GLEN ARBOR, Mich. – The Homestead is located in the heart of Michigan’s best golf areas, but it’s difficult to consider it a golf destination. There’s so many more attractions there, most notably Sleeping Bear Dunes National Lakeshore. In 2011 ABC’s Good Morning America labeled that area “the Most Beautiful Place in America.’’
It’d be pretty hard for a golf destination to compete with “America’s Most Beautiful Place,’’ wouldn’t you agree?
The Homestead welcome sign doesn’t even focus on golf. Instead, it proclaims itself as “America’s Freshwater Resort.’’
Still, there’s good reasons to link The Homestead with golf. The facility has a 19-year history with the sport, dating to the creation of a nine-hole 1,200-yard par-3 course called Mountain Flowers. Bob Kuras, The Homestead’s owners, was one of its designers.
Kuras was part of the ownership group then and golf was in a big growth period nation-wide. Consideration was given to building an 18-hole course then, but the idea was eventually rejected.
Mountain Flowers, though, worked out just fine in providing guests with a golf option during the warm weather months (it was also in use for skiers in the winter). The short course had multiple tees, water hazards, sand, bunkers and trees. A fieldstone bridge replicating the 13th hole at Augusta National’s Amen Corner was included. Kuras had a romantic attachment to the beauty of ancient courses, visual aesthetics and a commitment to the environment. It showed in the course’s creation and – most important – it was fun to play.
In 2004 Kuras took things a step further in expanding the golf options to include the Dave Pelz Scoring Game School. It was located away from Mountain Flowers and had its own unique atmosphere around the Firefly Lodge.
Pelz’ schools are held across the country, but the one at The Homestead is more elaborate. It includes classroom, locker rooms, club storage and an amphitheater for outdoor instruction. The hitting bays are also covered so that instruction and practice can go on even in inclement weather. Golfers can come for a variety of schools to enhance their chipping, putting and bunker play.
By 2009 Kuras, now sole owner of The Homestead, took an even more dramatic step. He purchased The King’s Challenge, an Arnold Palmer-designed 18-holer 10 miles away in Cedar. It needed, and received, upgrades and was eventually renamed Manitou Passage in honor of a shipping route that ran through the property, most notably by the No. 8 tee box and fairway. That elevated spot produces the most spectacular view on the course.
Remnants of a once-thriving ski area, Sugar Loaf, remain on the golf course though skiers haven’t been there for about 15 years. The second course that was part of the Sugar Loaf complex is being operated as a public course known as the Old Course at Sugar Loaf.
This Old Course has no connection to Manitou Passage, which has kept ahead of the changing times through the guidance of general manager and former IBM executive Bob Summers.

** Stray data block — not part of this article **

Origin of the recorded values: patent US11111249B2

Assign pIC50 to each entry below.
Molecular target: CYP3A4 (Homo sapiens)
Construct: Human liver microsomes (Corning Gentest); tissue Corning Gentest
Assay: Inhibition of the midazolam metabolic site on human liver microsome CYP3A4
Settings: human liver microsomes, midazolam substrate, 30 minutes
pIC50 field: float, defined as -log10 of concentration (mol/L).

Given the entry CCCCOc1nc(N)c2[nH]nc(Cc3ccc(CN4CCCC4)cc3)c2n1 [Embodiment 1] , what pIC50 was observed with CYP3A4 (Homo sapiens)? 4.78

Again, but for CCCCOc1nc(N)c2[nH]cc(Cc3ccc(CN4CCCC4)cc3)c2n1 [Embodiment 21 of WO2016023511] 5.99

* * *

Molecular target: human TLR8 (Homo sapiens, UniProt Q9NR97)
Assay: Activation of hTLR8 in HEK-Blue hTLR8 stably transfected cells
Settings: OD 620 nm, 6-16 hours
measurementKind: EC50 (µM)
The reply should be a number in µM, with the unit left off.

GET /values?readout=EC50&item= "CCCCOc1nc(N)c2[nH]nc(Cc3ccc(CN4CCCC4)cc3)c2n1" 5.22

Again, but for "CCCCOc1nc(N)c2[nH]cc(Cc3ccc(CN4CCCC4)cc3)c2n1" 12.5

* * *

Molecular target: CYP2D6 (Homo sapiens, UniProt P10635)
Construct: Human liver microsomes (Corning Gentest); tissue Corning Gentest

“I do things a little differently,’’ Summers is quick to point out. He refused to get involved in price-cutting, as so many other course operators have done in recent years. Instead he kept the upscale Manitou Passage at the upper end of the fee schedule while increasing the services offered his players.
Most notable in that regard was the installation of a new phone app, Pace Setter. Golfers use their I-Phones or Androids to get course information and about any other information they might want. Pace Setter keeps track of their statistics all year long. Users can book tee times, learn if they’re on or off pace on the course, order food and beverages and be advised of upcoming events at the course.
Summers believes that Manitou Passage is the first course in Michigan to use Pace Setter, but he’s had inquiries from no less a facility than Oakland Hills regarding its performance. In barely two weeks about 250 golfers had loaded Pace Setter, and Summers had set a goal for 1,000 by the end of the year. He also is offering golfers weekly and monthly play passes.
Manitou Passage also introduced a six-hole loop on holes 10 through 15 this year to stimulate youth and family play. The full course, though, can be all the challenge you could want from the back tees – a layout that measures 6,668 yards
All that means that serious golfers have Stay & Play visit options. They could include top-level instruction at the Pelz School, on-course sharpening on Montain Flowers and a serious challenge at Manitou Passage. At the same time they – or family members — can explore the beauty of Sleeping Bear Dunes, taste the delights of Nonna’s – a fine Italian restaurant on The Homestead property, play some serious tennis on courts equipped for exhibition play and relax in Spa Amira at Little Belle.